Author Archives: maplebaxter

Teaching Place Value

The lesson I learnt this week was about rushing. I’ve had some great lessons so far (not to toot my own horn too loudly), but I actually seem to be planning too much, and then rushing to get through it all. This is what happened this day. I had videos prepared for my lesson on place value in my grade 6 math at Ruth M. Buck, and then a lesson, followed by a workbook. To end the whole day I wanted to do a jeopardy game with my class on the subject. I was rushing to get finished and I didn’t allow the kids to play the game fully.
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What I would have done if I were to do it again is have the students write a darn good exit slip for me, and then play a game with them because they worked so well– they really did work so well! And that would have avoided any rushing instincts I felt.

This week I’m taking that into account into my next lesson. I still have a “lot” planned, but it’s separated enough so that if something needs to be adapted or cut, it can be. I would like the students to enjoy one activity fully rather than be rushed through three.

This week I’ll be teaching about refugees and immigration through learning about inferring in ELA. This is a tough subject because I do, in fact, have international students in my class. My hope is that this lesson will bring my class together and not give them more reasons to feel different from each other.

The kids that I have in my pocket are in my mind while I make my lessons. This week I’m going to try to pay special attention to these kids even while I’m teaching. I already have specifically made pairs with them in mind.

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Week 4: The Solar System

This week, I took on our Inquiry lesson of the Solar System! I was nervous because after doing lots of research, I still felt like a newbie to the information of the solar system… And because my lesson fell on HALLOWEEN. Here’s how I tackled it:

I started my lesson with a Choonbaboon that I’ve used before for warming up the voice in EDRAMA 101. If you haven’t seen this before, the video is provided here. The students surprisingly reacted very well to my interpretation of the warm up, and I would say that this was my method to get all my learners “on board”. Mr.X has discussed with me the importance of getting all the students onboard with the lesson at the beginning, or else they might never be onboard throughout the lesson.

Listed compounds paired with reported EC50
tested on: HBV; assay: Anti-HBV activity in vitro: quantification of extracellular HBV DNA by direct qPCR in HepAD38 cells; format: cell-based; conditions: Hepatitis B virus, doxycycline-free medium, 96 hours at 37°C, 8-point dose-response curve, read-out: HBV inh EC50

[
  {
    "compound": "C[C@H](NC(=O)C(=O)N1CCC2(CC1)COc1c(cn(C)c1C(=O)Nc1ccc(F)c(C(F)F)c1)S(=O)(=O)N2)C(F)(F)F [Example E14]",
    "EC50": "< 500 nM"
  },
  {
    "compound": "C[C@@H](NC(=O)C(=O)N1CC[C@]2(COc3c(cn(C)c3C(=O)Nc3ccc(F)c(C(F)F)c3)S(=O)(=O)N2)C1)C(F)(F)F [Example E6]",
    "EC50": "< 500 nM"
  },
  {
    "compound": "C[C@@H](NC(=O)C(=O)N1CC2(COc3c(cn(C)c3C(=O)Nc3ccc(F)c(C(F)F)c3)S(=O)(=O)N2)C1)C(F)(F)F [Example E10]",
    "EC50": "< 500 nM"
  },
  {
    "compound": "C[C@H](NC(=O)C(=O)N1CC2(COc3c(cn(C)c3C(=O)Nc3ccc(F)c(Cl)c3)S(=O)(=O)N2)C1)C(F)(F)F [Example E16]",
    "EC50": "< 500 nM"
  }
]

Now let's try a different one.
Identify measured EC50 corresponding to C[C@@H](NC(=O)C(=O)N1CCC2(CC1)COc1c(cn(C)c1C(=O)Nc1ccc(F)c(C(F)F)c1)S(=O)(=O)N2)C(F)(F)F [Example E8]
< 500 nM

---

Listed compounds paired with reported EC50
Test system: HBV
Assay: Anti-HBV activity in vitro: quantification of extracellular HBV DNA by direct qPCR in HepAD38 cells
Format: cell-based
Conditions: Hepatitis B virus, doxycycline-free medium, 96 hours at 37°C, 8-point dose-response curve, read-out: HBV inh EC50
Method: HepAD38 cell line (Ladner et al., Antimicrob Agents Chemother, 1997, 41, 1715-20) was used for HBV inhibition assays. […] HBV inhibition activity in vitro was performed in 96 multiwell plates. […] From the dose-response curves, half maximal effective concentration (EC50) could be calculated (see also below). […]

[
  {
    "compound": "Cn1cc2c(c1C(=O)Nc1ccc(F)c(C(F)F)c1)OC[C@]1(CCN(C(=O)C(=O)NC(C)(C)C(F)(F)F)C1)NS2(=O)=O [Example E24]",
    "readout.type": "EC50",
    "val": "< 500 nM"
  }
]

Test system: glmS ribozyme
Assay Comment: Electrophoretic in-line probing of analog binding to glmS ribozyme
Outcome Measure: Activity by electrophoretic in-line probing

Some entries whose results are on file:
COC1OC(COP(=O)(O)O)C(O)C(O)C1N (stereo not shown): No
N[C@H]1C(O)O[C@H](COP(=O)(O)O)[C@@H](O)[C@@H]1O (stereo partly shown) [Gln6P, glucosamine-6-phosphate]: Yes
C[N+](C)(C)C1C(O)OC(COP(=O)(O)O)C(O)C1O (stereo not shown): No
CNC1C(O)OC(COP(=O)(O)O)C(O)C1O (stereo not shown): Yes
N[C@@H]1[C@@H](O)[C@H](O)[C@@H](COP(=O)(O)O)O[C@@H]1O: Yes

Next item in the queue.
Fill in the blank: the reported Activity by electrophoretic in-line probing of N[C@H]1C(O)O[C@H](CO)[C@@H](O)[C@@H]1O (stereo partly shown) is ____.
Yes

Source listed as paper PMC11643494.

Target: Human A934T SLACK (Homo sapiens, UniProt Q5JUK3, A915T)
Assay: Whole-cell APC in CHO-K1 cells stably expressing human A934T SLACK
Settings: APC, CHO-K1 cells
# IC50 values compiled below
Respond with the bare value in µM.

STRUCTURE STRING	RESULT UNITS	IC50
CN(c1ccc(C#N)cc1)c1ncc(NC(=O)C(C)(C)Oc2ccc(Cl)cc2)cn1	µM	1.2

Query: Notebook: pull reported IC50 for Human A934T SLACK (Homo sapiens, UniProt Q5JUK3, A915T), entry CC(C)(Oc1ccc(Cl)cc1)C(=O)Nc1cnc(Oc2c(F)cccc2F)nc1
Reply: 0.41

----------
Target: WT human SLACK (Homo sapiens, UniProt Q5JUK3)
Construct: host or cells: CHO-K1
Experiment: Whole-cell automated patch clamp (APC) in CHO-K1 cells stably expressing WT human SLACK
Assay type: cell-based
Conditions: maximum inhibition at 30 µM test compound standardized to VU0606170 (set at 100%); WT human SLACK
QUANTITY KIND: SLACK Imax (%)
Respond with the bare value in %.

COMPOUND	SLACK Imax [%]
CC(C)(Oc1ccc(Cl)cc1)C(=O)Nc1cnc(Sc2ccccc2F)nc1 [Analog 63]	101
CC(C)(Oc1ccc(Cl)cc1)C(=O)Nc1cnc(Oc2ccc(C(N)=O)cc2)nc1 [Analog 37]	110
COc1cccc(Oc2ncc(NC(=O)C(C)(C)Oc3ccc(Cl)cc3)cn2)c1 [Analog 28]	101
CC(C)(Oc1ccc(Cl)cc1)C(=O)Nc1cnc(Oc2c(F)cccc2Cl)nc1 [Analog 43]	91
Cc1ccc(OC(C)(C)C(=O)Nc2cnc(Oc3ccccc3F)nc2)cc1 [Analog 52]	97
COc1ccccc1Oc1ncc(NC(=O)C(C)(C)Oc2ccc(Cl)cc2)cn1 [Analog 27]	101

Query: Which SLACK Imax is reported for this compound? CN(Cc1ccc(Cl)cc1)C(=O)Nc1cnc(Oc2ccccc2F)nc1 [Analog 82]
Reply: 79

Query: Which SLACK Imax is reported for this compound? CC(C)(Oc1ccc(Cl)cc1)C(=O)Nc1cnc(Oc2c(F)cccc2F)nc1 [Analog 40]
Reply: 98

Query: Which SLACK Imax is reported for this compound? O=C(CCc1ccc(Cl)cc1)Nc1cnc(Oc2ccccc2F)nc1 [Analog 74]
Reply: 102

Then, we watched a cartoon about the solar system (sun and planets), and an informative video focusing on the sun. To my surprise, the students were very respectful during the video and it seemed like they were all completely engaged. This lead me to hand out my “follow along” that I made to go with my informative PowerPoint, which we did together.

During the PowerPoint I encouraged students to fill out their “follow-along” which had questions and diagrams. The students also took turns answering questions during the PowerPoint, asking questions, and then reading the PowerPoint for the class when I asked. There were only a few moments where students were “bubbling” with conversation, and I showed them patients and waited for silence before I continued.

When this was done, I did a hot seat. This is a strategy I learnt from my Education Science class this term. I placed five cards on the bottoms of random chairs when no one was in the room. Then, I had students look for the cards at this moment and ask the questions I had written on them. As a class we answered them. I broke the rules and bribed a little bit with gummy worms (in the spirit of Halloween of course).

Next, I showed the students my example of a science poster (what I wanted for an “exit slip”. My requirements were for students to add five interesting facts they learnt today about space, two questions they have, their name, and pictures they draw. I unfortunately did not give students enough time for them to finish, so they used their work period at the end of the day to do so. I ended up with lots of great work from my students and I loved learning from them too!


My student that I keep in my pocket (whom is mostly assumed to not be listening in class…) hugged me at the end of the lesson and told me he would see me next week…. Another student gave me a drawing… Mr. X told me that he saw a student almost burst out of his share of excitement during the video… and my advanced learners were completely engaged. Today was a successful day.

In two weeks I’ll be teaching literacy, wish me luck!

 

Week 3: Phys. Ed Lesson Plan

Today I taught phys. ed, and I learnt that I absolutely love it. Phys. ed was something that I personally loved in elementary school, so I was excited to bring that structured joy to my students. We did a soccer lesson, and to my luck I got to perform my lesson twice, to two different classes! This was a benefit because I was able to take what I learnt from my first lesson and immediately adjust it for my second.

My first lesson was pretty good. I could have done a better job of keeping the transitions smooth a quick. The skills went well but there were a few things that I forgot to mention to them. Lastly, when I had them play a game there was a lot of fighting about who would be goalie, who would get the equipment, and so fourth.